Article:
No one knows for sure how many chemistry students battle self-doubt as college freshmen.
But in Greg Tschumper – recipient of the 2008-09 Cora Lee Graham Award for Outstanding Teacher of Freshmen in the College of Liberal Arts – such students have a champion who believes in them even when they may not believe in themselves.
“Upon asking me to conduct computational chemistry research with him, I expressed that I knew I simply was not smart enough,” wrote one student nominating Tschumper for the award. “With complete gentleness, he responded with an answer that will remain with me for the rest of my life: ‘Sometimes determination means more than ability.’ This concept has guided and shaped my life since the day the words left his mouth.”
Winners of the Graham Award are chosen by a public call for nominations and a committee selection process. Tschumper, associate professor of chemistry, is to receive $1,000 and will be recognized Saturday (May 9, 2009) during UM’s commencement activities.
“College science classes can be very intimidating for freshmen,” said Glenn Hopkins, liberal arts dean. “Dr. Tschumper is able to combine holding high standards for his freshmen students with giving them personal attention that eases their fears and enhances their learning.”
Tschumper knows he has a reputation for being a hard teacher, which makes the award that much more surprising for him.
“I have extremely high expectations, and I let my students know that from day one,” he said. “I’m pretty hard on my students. I put them through the wringer, but I do think they appreciate that they’re being challenged.”
Charles Hussey, chemistry chair, said Tschumper blends high standards and a solid rapport with his students to get the best out of them.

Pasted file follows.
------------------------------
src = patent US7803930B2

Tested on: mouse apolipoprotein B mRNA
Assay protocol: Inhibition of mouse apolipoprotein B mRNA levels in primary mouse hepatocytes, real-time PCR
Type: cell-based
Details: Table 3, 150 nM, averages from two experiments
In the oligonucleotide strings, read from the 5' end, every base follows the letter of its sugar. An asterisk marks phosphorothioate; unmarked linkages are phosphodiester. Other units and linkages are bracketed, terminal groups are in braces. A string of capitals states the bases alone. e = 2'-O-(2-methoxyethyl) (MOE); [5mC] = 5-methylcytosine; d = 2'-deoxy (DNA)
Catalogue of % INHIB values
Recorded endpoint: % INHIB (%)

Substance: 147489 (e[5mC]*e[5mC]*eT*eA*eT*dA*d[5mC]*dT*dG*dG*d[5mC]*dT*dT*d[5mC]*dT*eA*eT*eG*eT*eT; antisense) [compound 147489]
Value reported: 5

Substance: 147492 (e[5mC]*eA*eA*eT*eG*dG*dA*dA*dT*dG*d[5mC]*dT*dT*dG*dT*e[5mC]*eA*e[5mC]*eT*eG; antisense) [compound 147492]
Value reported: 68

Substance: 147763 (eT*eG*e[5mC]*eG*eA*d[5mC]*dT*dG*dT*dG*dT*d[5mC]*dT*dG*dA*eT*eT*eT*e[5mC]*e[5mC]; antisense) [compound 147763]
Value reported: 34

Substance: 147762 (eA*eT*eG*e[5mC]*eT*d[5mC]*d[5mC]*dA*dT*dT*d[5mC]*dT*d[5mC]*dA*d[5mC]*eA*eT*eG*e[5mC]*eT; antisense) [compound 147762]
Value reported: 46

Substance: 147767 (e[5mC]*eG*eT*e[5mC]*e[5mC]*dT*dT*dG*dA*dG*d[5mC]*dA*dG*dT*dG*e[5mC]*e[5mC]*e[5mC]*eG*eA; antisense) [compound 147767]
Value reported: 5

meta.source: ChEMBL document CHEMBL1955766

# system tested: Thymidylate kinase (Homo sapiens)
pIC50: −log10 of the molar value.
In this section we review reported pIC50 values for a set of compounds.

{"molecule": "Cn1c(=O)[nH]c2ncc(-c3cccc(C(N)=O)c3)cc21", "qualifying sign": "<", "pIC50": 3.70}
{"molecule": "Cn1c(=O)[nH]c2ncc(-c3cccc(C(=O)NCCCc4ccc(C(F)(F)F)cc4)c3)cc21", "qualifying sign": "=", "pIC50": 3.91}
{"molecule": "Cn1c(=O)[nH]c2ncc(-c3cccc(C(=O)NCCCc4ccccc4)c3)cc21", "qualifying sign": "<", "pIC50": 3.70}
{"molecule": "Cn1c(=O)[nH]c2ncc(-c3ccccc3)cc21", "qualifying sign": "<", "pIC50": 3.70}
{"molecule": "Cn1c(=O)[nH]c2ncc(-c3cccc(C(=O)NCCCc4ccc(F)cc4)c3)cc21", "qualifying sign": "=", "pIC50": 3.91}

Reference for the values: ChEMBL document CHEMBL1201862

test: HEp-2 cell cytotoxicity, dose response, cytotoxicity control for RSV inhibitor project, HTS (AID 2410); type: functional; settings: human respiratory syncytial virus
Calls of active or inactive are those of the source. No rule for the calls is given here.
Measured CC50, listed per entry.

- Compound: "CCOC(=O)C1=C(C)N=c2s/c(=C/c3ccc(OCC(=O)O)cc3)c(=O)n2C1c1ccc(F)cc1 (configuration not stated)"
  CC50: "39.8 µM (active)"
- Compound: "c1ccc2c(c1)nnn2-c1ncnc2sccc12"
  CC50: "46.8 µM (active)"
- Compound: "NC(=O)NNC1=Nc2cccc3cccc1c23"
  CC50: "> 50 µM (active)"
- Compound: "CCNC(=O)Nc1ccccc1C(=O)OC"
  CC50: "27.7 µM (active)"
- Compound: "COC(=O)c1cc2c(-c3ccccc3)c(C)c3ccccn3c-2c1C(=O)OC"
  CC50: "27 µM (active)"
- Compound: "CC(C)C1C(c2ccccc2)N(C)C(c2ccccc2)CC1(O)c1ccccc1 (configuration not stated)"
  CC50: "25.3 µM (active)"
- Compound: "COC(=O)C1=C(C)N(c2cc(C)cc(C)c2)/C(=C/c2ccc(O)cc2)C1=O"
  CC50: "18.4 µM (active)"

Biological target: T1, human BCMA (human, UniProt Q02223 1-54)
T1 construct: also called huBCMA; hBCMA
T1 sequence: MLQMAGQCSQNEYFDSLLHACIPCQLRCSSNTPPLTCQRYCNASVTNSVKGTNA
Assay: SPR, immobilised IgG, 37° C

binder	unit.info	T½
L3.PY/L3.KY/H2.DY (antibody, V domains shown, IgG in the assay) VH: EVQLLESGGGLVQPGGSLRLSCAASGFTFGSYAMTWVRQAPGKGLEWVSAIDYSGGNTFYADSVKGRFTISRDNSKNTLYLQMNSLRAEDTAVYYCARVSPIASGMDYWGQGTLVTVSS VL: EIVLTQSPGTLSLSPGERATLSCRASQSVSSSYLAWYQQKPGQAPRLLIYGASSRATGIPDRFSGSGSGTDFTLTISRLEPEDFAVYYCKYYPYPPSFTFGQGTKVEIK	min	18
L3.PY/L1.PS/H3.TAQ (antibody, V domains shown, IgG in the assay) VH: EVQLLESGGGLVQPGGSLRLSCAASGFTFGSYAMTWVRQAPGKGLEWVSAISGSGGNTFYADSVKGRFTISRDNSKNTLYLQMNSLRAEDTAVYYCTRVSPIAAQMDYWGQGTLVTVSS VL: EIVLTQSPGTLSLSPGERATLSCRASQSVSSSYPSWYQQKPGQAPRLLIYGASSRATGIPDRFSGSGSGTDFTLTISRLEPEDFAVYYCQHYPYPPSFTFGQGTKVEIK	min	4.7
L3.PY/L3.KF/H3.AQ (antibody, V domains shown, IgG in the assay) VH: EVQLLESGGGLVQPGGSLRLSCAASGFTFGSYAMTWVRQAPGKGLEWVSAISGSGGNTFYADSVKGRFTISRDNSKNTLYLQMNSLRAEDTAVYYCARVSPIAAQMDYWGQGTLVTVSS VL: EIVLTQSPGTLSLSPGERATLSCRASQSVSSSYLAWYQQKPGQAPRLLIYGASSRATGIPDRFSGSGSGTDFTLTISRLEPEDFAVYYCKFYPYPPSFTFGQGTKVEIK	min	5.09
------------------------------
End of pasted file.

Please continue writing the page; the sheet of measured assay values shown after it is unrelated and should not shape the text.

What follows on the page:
“He is very student-centered and approachable,” Hussey said. “Students have confidence he’s looking out for their best interests.”
In 1984, Cora Lee Graham of Union City, Tenn., established an endowment at UM and directed that proceeds from her gift be used to “help retain better professors who teach the freshman classes” in the College of Liberal Arts. Criteria for the Graham Award include excellence in class instruction, intellectual stimulation of students and concern for students’ welfare.
Tschumper earned his doctoral degree from the University of Georgia in 1999, after completing undergraduate work at Winona State University in 1995. He has completed postdoctoral fellowships in Switzerland and at Emory University. As for his love for teaching, he came by it honestly. His mother spent more than 40 years as a teacher and administrator at the K-12 level.
“I earned a healthy respect for teaching at a very early age because I grew up knowing that getting sent to the principal’s office really meant getting sent to Mom’s office,” Tschumper joked.
“Dr. Tschumper also has a very clear understanding of complex chemical concepts and has the gift to explain these concepts in simple language so that his students do not become discouraged,” Hussey said. “He works hard to make his classes interesting and relevant so that his students want to learn chemistry.”
And in the process, Tschumper helps his students grow up.
“I’ve found that by making my expectations very clear and treating the students like adults that they quickly shed the high school mentality of ‘It is your job to teach me,’ ” Tschumper said. “They realize ‘It is also my job to learn.'”
To learn more about the College of Liberal Arts, visit https://www.olemiss.edu/libarts/.